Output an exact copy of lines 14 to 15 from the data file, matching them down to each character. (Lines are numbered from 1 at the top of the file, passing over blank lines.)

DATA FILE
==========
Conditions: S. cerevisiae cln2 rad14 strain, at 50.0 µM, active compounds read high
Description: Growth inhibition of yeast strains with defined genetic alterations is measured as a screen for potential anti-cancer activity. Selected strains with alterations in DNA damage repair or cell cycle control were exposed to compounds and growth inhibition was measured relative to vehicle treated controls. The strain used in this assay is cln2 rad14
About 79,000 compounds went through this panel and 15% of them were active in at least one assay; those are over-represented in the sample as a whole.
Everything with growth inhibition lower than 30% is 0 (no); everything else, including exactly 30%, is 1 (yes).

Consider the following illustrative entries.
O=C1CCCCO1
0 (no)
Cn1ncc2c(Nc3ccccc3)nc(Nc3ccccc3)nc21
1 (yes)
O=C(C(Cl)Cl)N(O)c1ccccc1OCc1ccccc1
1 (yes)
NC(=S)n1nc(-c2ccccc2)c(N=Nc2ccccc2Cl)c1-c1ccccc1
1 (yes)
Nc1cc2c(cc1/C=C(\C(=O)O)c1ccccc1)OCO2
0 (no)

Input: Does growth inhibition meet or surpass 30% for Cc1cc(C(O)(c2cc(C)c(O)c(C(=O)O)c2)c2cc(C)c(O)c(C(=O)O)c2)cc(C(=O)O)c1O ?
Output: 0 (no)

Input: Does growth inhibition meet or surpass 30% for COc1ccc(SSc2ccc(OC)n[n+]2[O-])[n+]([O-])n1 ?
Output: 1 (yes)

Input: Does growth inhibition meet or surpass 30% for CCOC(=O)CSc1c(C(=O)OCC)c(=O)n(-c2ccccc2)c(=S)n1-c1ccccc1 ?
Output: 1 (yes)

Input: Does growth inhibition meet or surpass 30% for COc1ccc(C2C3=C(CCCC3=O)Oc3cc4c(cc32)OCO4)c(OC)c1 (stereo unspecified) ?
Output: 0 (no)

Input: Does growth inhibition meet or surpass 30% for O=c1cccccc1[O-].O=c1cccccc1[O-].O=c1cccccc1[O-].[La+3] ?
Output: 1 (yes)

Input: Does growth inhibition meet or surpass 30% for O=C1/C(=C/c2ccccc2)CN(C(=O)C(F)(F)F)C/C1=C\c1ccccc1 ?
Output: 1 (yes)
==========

Nc1cc2c(cc1/C=C(\C(=O)O)c1ccccc1)OCO2
0 (no)